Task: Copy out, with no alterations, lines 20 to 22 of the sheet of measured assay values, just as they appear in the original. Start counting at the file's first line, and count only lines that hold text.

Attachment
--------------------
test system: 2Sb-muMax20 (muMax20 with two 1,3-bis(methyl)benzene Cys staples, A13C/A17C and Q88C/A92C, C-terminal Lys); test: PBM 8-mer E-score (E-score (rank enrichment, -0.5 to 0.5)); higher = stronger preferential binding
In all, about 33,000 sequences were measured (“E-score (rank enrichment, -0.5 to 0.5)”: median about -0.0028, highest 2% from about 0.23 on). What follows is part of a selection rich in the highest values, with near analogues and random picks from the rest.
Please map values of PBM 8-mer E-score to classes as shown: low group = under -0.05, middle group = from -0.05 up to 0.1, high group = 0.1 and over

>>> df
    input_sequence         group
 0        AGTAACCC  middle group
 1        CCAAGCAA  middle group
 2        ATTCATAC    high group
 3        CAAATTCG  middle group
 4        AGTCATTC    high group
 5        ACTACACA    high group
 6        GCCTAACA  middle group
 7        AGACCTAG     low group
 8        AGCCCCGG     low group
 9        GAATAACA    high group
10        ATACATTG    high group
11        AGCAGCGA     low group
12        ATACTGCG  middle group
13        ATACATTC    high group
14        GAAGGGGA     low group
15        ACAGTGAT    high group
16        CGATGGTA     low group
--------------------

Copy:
14        GAAGGGGA     low group
15        ACAGTGAT    high group
16        CGATGGTA     low group